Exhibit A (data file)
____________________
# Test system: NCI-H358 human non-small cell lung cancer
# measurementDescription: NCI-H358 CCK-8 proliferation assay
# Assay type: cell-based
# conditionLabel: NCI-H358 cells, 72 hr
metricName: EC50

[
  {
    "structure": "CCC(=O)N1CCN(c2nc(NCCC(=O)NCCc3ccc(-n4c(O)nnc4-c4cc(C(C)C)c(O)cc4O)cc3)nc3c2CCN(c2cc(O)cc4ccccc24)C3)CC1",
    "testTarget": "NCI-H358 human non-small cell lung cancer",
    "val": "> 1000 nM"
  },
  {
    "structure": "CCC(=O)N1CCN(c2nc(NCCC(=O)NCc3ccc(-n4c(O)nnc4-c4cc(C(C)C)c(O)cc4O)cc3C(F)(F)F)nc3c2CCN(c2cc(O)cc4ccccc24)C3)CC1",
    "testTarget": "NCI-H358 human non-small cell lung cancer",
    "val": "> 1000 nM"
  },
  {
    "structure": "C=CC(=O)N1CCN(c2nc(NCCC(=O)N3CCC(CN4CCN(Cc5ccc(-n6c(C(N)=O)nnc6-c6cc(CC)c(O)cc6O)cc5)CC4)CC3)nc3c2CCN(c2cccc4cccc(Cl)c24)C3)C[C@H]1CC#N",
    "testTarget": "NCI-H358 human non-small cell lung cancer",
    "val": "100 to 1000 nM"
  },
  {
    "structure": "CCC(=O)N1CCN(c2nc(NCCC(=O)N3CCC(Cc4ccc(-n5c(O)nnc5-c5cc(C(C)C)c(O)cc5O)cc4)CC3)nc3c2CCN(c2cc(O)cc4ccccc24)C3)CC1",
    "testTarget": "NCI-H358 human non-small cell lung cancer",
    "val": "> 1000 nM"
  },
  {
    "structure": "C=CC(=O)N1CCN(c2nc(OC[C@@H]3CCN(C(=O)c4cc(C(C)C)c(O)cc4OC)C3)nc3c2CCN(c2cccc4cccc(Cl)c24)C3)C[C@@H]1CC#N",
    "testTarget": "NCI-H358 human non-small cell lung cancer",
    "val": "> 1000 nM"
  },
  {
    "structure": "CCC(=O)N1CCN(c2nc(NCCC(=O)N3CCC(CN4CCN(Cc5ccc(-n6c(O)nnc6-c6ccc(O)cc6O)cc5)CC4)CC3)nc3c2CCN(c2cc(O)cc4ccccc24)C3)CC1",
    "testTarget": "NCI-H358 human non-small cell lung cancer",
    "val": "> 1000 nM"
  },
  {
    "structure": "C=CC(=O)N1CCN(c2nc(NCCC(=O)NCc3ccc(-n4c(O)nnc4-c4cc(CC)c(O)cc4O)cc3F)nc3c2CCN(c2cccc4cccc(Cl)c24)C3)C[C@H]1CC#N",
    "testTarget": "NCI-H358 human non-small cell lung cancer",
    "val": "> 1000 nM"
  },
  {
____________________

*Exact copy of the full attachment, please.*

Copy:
# Test system: NCI-H358 human non-small cell lung cancer
# measurementDescription: NCI-H358 CCK-8 proliferation assay
# Assay type: cell-based
# conditionLabel: NCI-H358 cells, 72 hr
metricName: EC50

[
  {
    "structure": "CCC(=O)N1CCN(c2nc(NCCC(=O)NCCc3ccc(-n4c(O)nnc4-c4cc(C(C)C)c(O)cc4O)cc3)nc3c2CCN(c2cc(O)cc4ccccc24)C3)CC1",
    "testTarget": "NCI-H358 human non-small cell lung cancer",
    "val": "> 1000 nM"
  },
  {
    "structure": "CCC(=O)N1CCN(c2nc(NCCC(=O)NCc3ccc(-n4c(O)nnc4-c4cc(C(C)C)c(O)cc4O)cc3C(F)(F)F)nc3c2CCN(c2cc(O)cc4ccccc24)C3)CC1",
    "testTarget": "NCI-H358 human non-small cell lung cancer",
    "val": "> 1000 nM"
  },
  {
    "structure": "C=CC(=O)N1CCN(c2nc(NCCC(=O)N3CCC(CN4CCN(Cc5ccc(-n6c(C(N)=O)nnc6-c6cc(CC)c(O)cc6O)cc5)CC4)CC3)nc3c2CCN(c2cccc4cccc(Cl)c24)C3)C[C@H]1CC#N",
    "testTarget": "NCI-H358 human non-small cell lung cancer",
    "val": "100 to 1000 nM"
  },
  {
    "structure": "CCC(=O)N1CCN(c2nc(NCCC(=O)N3CCC(Cc4ccc(-n5c(O)nnc5-c5cc(C(C)C)c(O)cc5O)cc4)CC3)nc3c2CCN(c2cc(O)cc4ccccc24)C3)CC1",
    "testTarget": "NCI-H358 human non-small cell lung cancer",
    "val": "> 1000 nM"
  },
  {
    "structure": "C=CC(=O)N1CCN(c2nc(OC[C@@H]3CCN(C(=O)c4cc(C(C)C)c(O)cc4OC)C3)nc3c2CCN(c2cccc4cccc(Cl)c24)C3)C[C@@H]1CC#N",
    "testTarget": "NCI-H358 human non-small cell lung cancer",
    "val": "> 1000 nM"
  },
  {
    "structure": "CCC(=O)N1CCN(c2nc(NCCC(=O)N3CCC(CN4CCN(Cc5ccc(-n6c(O)nnc6-c6ccc(O)cc6O)cc5)CC4)CC3)nc3c2CCN(c2cc(O)cc4ccccc24)C3)CC1",
    "testTarget": "NCI-H358 human non-small cell lung cancer",
    "val": "> 1000 nM"
  },
  {
    "structure": "C=CC(=O)N1CCN(c2nc(NCCC(=O)NCc3ccc(-n4c(O)nnc4-c4cc(CC)c(O)cc4O)cc3F)nc3c2CCN(c2cccc4cccc(Cl)c24)C3)C[C@H]1CC#N",
    "testTarget": "NCI-H358 human non-small cell lung cancer",
    "val": "> 1000 nM"
  },
  {